The "Dirt" On How To Boost Your Immune System
Looking to Boost Your Immune System? Don't Be Afraid to Get Dirty.
As we reflect back on our childhood days, many of us remember simpler times spent running outdoors and rolling in the grass, completely unbothered by the worry of getting a little dirty. We’d return to the house, wiping our face with our muddy fingers, and wash up for dinner. As it turns out, this outdoor playtime was its own vital probiotic boost.
In the not-so-distant future, your doctor might recommend supplementing your immune-boosting routine with spending time going back to your roots and getting a little dirty. It’s not as outlandish as it sounds.
Researchers are proving that the bacteria Mycobacterium vaccae found in soil could be vital to our health in several studies around the world. For most of history, humans and bacteria have had a symbiotic relationship; bacteria in our gut help us process our food, among many other jobs. Unfortunately, modern life—especially our cleanliness compulsion—is reducing the diversity of our gut microbiome. Getting microbes like M. vaccae back into our microbiome could have wide-ranging health benefits, from fighting depression to boosting our immune systems.
A Little Dirt Won't Hurt.
Our obsession with cleanliness (and killing bacteria) began during the Civil War when doctors gained a better understanding of the relationship between cleanliness, dirt, and disease. The obsession accelerated with the invention of modern advertising at the end of the 19th century when the original Mad Men discovered they could make a fortune convincing consumers that being super clean meant being healthy. Their motives may not have been pure, but the public’s embrace of personal hygiene, along with public health efforts, drastically reduced death and disease. Between 1900 and 1999, US infant mortality decreased 90 percent, and maternal mortality decreased 99 percent, a drop partially attributed to better hygiene.
"All this washing has thrown our microbiome out of whack."
From an evolutionary perspective, we may have gone too far and tipped that all-important symbiotic balance. Many scientists believe that all this washing has thrown our microbiome out of whack. Because humans evolved right alongside parasites, fungi, and bacteria, our symbiotic relationships with these organisms are actually vital to our immune system’s functioning.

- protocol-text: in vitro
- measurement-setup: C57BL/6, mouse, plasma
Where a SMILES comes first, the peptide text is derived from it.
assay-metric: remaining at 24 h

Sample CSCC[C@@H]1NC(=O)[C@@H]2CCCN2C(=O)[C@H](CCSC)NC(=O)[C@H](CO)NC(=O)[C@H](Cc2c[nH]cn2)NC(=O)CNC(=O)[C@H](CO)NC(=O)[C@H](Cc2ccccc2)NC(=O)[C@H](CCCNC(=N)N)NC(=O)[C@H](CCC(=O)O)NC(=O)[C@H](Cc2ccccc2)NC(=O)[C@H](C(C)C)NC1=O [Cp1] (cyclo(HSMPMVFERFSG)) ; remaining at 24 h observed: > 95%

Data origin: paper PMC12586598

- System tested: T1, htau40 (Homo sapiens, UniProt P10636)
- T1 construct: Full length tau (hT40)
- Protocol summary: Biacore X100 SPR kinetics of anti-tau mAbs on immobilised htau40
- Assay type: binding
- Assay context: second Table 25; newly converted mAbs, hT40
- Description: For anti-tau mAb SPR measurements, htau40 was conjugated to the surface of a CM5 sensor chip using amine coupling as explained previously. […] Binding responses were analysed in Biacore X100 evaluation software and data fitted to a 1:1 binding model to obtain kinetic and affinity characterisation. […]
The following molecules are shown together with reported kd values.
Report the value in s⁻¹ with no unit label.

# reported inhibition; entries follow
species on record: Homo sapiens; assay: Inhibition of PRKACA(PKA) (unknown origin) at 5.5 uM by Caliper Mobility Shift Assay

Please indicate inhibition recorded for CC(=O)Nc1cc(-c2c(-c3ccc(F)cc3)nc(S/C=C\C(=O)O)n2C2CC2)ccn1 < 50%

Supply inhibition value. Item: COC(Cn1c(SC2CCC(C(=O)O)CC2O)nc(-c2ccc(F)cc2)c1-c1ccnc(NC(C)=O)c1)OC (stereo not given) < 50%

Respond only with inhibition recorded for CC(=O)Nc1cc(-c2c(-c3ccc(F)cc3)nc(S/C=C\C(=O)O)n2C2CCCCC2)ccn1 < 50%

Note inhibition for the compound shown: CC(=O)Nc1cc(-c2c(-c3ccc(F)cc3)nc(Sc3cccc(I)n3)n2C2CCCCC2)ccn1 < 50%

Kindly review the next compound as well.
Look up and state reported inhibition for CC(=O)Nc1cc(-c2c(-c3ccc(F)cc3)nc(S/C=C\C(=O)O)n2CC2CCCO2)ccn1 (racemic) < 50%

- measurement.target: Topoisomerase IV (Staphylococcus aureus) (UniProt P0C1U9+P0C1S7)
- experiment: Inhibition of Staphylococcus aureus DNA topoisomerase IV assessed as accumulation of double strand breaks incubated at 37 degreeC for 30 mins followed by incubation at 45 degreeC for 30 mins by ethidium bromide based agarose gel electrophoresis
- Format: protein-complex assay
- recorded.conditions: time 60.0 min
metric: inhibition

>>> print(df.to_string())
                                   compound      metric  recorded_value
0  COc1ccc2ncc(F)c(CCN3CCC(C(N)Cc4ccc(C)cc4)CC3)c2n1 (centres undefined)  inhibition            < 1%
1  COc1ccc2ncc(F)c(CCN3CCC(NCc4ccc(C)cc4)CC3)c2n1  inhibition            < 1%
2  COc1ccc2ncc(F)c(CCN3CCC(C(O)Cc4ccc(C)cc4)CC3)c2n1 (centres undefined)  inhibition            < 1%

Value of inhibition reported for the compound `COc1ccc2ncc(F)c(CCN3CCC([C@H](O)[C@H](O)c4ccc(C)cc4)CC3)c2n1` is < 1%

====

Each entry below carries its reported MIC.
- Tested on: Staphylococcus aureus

According to the hygiene hypothesis, children who are exposed to viruses, bacteria, and parasites at an early age have healthier immune systems and develop asthma less than other children. The prevailing theory was that children in underdeveloped countries actually had fewer allergies and illnesses, such as asthma, precisely because they did not live in sterile environments.
However, the hygiene hypothesis couldn’t fully explain why high-income countries have seen a rise in diseases where the immune system attacks where it should not attack, including our own tissues (multiple sclerosis, Type 1 diabetes). Graham Rook, a University College London microbiologist, ultimately developed the “old friends” hypothesis to explain how modern human lifestyles—indoor living, pasteurized food, and obsessive cleanliness—and medical practices, particularly the overuse of antibiotics, have upset the gut’s natural diversity.
According to Rook, because humans have less contact with the natural environment we are exposed to fewer microbial inputs in early life, therefore our immune, endocrine, and metabolic systems do not develop correctly and can malfunction. To get our immune systems back into the fighting spirit to defend against pathogens, we must reintroduce these “old friends”—microbes found in the dirt—back into our systems.
What to learn more about how your microbes would fair against diseases?
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